How diets affect your oral health

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December 31st, 2017

New Year’s resolutions abound today, and inevitably, many of them will have something to do with how we eat. It’s not uncommon to rethink your eating habits at the New Year – but be sure to consider the health of your smile when you’re making those resolutions.

Low Fat Low-fat diets can interfere with your body’s ability to absorb fat-soluble vitamins, such as A, D, E and K. Vitamin D is especially important – it helps your body absorb calcium. If you can’t properly absorb calcium, your teeth and bones may weaken. Plus, many low-fat dairy foods contain more sugar than their whole-fat counterparts.

Additionally, fat helps your brain produce dopamine, a chemical that improves your mood. Diets low in omega-3 fatty acids can cause stress and anxiety. Stress can lead to tooth grinding.

Low Carb

If you’ve been adhering to a low-carb diet, you may notice that your breath is a bit on the stinky side. There’s a reason for that. As your body starts to burn fat instead of carbohydrates for fuel, it releases chemicals called ketones. High ketone levels often cause bad bread, known as halitosis.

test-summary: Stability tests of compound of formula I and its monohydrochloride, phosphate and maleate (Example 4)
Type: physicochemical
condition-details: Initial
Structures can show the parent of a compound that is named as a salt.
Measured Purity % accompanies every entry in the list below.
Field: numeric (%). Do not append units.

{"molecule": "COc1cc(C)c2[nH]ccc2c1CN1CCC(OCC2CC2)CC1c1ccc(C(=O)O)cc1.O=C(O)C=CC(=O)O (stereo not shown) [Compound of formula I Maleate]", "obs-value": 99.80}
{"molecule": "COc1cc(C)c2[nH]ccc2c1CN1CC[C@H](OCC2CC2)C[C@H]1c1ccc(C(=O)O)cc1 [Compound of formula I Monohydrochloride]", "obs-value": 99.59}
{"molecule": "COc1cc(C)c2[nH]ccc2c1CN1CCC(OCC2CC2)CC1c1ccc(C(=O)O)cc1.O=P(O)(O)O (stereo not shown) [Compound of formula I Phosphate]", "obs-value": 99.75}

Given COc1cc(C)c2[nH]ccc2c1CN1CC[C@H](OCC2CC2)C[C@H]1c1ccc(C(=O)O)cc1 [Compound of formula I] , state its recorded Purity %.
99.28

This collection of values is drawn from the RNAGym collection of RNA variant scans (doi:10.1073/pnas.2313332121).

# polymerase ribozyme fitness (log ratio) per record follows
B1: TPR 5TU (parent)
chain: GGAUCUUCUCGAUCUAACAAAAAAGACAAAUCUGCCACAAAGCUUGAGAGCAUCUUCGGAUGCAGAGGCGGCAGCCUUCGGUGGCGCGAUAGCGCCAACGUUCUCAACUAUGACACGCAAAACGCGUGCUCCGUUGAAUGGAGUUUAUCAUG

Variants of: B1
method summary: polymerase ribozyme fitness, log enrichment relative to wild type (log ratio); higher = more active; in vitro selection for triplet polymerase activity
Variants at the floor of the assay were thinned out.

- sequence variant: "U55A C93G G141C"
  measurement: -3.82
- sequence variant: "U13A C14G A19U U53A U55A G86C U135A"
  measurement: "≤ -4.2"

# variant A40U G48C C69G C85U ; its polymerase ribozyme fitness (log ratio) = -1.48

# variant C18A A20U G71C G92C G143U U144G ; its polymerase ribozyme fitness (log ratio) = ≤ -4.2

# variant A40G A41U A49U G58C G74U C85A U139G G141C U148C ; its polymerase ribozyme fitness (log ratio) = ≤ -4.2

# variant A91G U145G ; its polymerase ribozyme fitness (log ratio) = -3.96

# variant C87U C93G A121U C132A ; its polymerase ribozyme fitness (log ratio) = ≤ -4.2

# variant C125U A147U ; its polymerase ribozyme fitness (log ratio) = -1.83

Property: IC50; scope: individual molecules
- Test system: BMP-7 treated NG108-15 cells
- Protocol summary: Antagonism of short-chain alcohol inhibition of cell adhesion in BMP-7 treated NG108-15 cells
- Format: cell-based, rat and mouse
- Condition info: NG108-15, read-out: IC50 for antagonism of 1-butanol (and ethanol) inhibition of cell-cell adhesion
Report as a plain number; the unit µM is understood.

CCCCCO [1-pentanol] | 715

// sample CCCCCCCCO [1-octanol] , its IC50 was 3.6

Fortunately, mouthwash may mask it. Drinking more water, chewing on fresh parsley or sugarless gum and sucking on sugarless mints may also help. Otherwise, there’s little you can do to combat ketone-related bad breath. A less extreme low-carb diet, one that doesn’t kick your body into ketosis, is a better bet for your health and your breath.

Low Calorie

Many people turn to calorie-cutting to lose weight. While this can be quite effective, dieters need to be careful they don’t cut too many calories. Reducing the amount of food eaten can impact the amount of vitamins and minerals your body receives.

Besides bein all-around unhealthy, malnutrition can weaken your jawbone and other obnes, soften your enamel and harm your gums. The crunch when you chew fresh vegetables – a good low-calorie food – can help maintain the strength of your teeth and jaw.

Whatever your preferred method, it’s important to make sure you partner with your physician to maintain your overall health. Mentioning a diet change to your dentist is also a good idea. They’ll be able to help you address some of the associated oral health issues.